Why Abortion Bans May Not Be the Answer Now
Clarke Forsythe on Judicial Strategies
CHICAGO, MARCH 15, 2006 (Zenit) - A pro-life legal expert who has long battled abortion is warning against sweeping bans prematurely.
In fact, Clarke Forsythe believes such bans even might be counterproductive in prudently pursuing the pro-life agenda.
Forsythe is an attorney, director of the Project in Law & Bioethics at Americans United for Life and co-author of "The Tragic Failure of Roe v. Wade: Why Abortion Should be Returned to the States," in the fall 2005 issue of Texas Review of Law & Politics.
The evangelical Christian shared with us how he thinks a step-by-step strategy and incremental legislation will save the most unborn children now -- and pave the way for an eventual overturning of Roe v. Wade.
Q: Should pro-life political efforts focus on piecemeal legislation or sweeping bans such as the one in South Dakota? What sorts of laws can withstand constitutional scrutiny in the current landscape?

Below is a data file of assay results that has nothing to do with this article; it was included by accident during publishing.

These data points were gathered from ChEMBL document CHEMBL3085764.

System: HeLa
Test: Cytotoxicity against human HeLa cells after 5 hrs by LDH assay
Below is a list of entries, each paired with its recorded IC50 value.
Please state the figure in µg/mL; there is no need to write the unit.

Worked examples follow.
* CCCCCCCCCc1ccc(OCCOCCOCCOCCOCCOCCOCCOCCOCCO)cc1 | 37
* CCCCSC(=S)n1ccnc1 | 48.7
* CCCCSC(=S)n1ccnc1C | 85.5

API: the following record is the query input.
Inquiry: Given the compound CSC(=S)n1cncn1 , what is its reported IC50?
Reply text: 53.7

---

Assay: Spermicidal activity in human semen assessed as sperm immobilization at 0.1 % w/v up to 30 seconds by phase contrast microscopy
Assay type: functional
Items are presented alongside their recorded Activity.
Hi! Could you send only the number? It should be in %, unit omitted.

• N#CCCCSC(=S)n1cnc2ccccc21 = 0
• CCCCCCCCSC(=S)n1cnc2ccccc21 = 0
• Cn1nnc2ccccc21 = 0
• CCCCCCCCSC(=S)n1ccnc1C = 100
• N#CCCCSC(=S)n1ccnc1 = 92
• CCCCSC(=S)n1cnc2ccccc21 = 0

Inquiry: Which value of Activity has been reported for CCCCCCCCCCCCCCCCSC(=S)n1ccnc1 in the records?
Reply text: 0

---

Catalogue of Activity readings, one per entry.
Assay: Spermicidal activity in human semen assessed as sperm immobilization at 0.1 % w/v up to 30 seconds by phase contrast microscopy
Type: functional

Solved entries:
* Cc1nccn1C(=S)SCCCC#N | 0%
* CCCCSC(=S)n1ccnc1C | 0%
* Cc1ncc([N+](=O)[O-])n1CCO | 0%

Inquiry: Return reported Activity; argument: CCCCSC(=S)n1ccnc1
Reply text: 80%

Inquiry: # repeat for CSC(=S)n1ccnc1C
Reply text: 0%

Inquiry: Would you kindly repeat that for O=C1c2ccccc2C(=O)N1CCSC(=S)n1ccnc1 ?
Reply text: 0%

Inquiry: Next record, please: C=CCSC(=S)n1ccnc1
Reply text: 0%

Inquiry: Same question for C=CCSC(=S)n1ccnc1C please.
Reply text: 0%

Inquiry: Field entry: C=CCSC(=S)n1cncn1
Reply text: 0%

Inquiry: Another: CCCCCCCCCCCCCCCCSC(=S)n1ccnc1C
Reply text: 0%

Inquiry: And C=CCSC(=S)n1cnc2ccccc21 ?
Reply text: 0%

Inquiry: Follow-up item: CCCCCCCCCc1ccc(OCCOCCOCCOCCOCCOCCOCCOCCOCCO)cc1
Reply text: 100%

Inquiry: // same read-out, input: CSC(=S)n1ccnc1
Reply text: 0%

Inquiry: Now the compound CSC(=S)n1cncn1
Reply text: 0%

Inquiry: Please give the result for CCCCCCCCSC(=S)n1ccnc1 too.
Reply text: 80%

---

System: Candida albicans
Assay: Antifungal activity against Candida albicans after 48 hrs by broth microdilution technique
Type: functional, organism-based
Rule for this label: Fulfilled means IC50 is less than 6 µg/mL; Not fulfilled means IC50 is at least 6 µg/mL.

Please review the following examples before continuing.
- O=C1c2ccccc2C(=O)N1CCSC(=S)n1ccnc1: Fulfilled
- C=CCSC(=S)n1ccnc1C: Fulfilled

Forsythe: Over the past 33 years, an incremental, step-by-step strategy has proven to be the most effective.
Despite repeated attempts, sweeping bans haven't worked and can be counterproductive. Given the pro-abortion majority on the Supreme Court, abortion prohibitions before 2009 are premature.
An incremental strategy has been most effective because it simply recognizes that that's how the American Framers made the legal and political system. The constitutional structure of federalism, separation of powers, and checks and balances means that change only comes incrementally.
The Supreme Court is still dominated by a majority of at least five pro-Roe justices: Kennedy, Breyer, Ginsburg, Stevens and Souter.
We know that only two -- Scalia and Thomas -- have publicly stated that Roe should be overturned, though even Scalia and Thomas are of the view that the abortion issue is a state matter because the Constitution is silent on the issue.
We don't know about Roberts or Alito. And we don't know if President Bush will have another nomination before the 2008 elections.
Given those obstacles and uncertainties, pro-life legislative efforts should focus on legislation that can put fences around Roe, reduce abortions, protect unborn children, protect women from the risks of abortion, encourage alternatives, and educate the public.
Essentially, legislative strategy should ask three questions: What will effectively limit the number of abortions? What will raise public consciousness? What will help reverse Roe?